If you are feeding your dog a homemade diet or would like to top your dog’s food with healthy options that can help to alleviate some arthritis pain speak with your vet about including the following 10 ingredients.
1. Green Lipped Mussels
Not only are green-lipped mussels high in omega-3 fatty acids they also have one that can not be found in any other source, eicosatetraenoic acid or ETA.
They also contain glycosaminoglycans which is what glucosamine is made of.
It was first noticed that green-lipped mussels may help with joint issues in humans over 50 years ago and they have now found their way into the veterinary community.
In many studies, it has been shown that green-lipped mussels can help to reduce pain and swelling in dogs that suffer from joint issues.
2. Blackcurrant leaf extract
A study done on dogs fed a supplement that included green-lipped mussels, black currant leaf extract, and curcumin showed positive effects in dogs and cats with mild to moderate osteoarthritis (source).
Although this study included other ingredients, blackcurrant leaf extract is high in omega-6 oils, which are beneficial for dogs but should be given minimally and only in relation to the omega-3 fatty acids consumed.
3. Salmon & other fatty fish
Fatty fish like salmon and mackerel is loaded with essential fatty acids like omega-3s which may assist with joint lubrication and has anti-inflammatory properties.
Salmon also has calcium and vitamin D. One study done in dogs with arthritis indicated that many dogs that suffer from joint issues are low in vitamin D
Berries like blueberries are great for dogs because they are low on the glycemic index but also have tremendous anti-inflammatory effects.
To discover other fruits that your dog can enjoy safely, read our article here.
Veggies like broccoli, spinach, and brussels sprouts are great for dogs in small quantities and include antiinflammatory and antioxidant properties. Make sure you steam them first.
Oils like flax seed, fish oil, coconut oil, and olive oil all have antioxidant and anti-inflammatory capabilities, making them excellent candidates for the fats in your dog’s food if you make their diets homemade.
In fact, olive oil was found to work just as well as ibuprofen in humans with arthritis (source).
Ideally, you don’t want to give these all together or in high quantities and oils like coconut oils are extremely fatty and aren’t good candidates for dogs suffering from pancreatitis or obesity.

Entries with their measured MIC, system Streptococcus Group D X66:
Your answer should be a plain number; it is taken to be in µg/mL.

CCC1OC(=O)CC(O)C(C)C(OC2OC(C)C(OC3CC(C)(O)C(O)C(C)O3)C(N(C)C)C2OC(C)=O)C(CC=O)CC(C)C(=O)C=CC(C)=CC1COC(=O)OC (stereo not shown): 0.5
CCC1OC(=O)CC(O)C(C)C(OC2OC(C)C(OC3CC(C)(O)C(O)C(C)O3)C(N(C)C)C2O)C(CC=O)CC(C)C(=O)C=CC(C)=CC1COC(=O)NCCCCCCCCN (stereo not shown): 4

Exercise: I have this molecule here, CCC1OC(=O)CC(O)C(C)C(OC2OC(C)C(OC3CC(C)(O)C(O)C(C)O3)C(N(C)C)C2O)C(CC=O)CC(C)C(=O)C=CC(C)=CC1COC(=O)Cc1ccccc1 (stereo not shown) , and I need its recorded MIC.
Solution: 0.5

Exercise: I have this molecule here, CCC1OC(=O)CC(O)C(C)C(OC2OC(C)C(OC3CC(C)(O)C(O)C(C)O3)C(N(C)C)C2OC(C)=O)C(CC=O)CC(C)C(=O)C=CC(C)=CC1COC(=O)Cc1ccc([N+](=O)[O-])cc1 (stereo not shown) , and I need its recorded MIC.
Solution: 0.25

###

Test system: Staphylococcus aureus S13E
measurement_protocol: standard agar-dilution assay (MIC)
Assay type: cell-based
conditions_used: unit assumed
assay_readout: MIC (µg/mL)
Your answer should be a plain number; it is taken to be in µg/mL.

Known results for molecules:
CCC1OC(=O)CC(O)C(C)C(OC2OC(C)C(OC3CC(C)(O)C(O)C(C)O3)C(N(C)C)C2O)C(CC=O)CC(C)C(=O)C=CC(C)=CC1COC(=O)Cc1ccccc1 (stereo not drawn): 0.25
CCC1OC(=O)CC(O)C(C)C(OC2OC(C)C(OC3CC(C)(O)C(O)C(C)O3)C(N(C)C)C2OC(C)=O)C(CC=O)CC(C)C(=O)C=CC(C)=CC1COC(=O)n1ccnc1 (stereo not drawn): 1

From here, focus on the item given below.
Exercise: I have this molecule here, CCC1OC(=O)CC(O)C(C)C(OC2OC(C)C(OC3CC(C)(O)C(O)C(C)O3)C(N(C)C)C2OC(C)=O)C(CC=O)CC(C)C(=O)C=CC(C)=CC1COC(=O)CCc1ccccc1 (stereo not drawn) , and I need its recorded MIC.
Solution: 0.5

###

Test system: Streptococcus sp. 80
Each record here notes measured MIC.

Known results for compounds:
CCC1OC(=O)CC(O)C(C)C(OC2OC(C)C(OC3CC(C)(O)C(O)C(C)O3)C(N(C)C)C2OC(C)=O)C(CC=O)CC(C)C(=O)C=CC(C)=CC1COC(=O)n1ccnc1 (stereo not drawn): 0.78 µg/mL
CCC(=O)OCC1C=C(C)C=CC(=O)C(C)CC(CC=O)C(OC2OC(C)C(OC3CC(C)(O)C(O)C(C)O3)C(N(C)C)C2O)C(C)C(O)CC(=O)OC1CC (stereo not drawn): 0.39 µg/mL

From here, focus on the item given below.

7. Apple Cider Vinegar
If your dog will tolerate the taste of apple cider vinegar in their food or water it has been shown to relieve arthritis and joint pain due to its anti-inflammatory.
Dogs can have sensitivities to apple cider vinegar so if you notice any signs of allergies or sensitivities like vomiting, diarrhea, or itchy skin you should discontinue use.
ACV should never be given undiluted and always be mixed with food or water.
It is usually dosed at half a teaspoon per 15 pounds but you should always check with your veterinarian prior to starting your dog on ACV.
8. Herbs & Spices
There are many herbs that are considered anti-inflammatory and great for arthritis in dogs.
Turmeric is a well-known anti-inflammatory because of the compound curcumin. It is also said to have the same effect on pain as many over-the-counter pain relievers. It is rich in antioxidants and has been shown to help reduce inflammation in your dog’s joints.
Because of its high antioxidant properties, turmeric is great for so many of your dog’s needs. To read more about the benefits of turmeric for dogs, including how much to feed, read our latest article on the spice here.
Comfrey is considered safe in moderation but can cause liver damage if consumed in excess due to pyrrolizidine alkaloids which are primarily found in the roots. I would recommend only using comfrey as a last resort and under strict veterinary supervision with regular bloodwork to check hepatic function. Therefore, dogs that have liver disease or issues should not be given comfrey.
However, there are many topical formulations for dogs with arthritis that include comfrey and are perfectly safe. When using a topical ointment that includes comfrey ensure that your dog is not licking it
Rosemary can be found in most dog food on the shelves as it can serve as a preservative. If your dog’s food has rosemary in it, you will want to refrain from giving them more.
In addition, some research has shown that when rosemary is applied topically it can be used to relieve some pain due to arthritis. There are cases where it was said that rosemary extract can trigger seizures in dogs. To read more about this we have a thorough blog article about it here.
9. Sea Cucumbers
While sea cucumbers definitely should not be a staple in your dog’s diet they can be given to help alleviate some arthritic pain.
There are many over-the-counter supplements for dogs with arthritis that include sea cucumber as they are a great source of chondroitin sulfate and have anti-inflammatory effects.
Alfalfa is a natural anti-inflammatory that is safe when given in small quantities to dogs. If given in large amounts it can act as an endocrine disruptor which can lead to some thyroid issues as it contains phytoestrogens. It may be best to simply use supplements that include it in their formulation as there are many currently on the market.
If you decide to use alfalfa sprouts in your dog’s meals always check with your veterinarian before doing so to get the correct amount to include.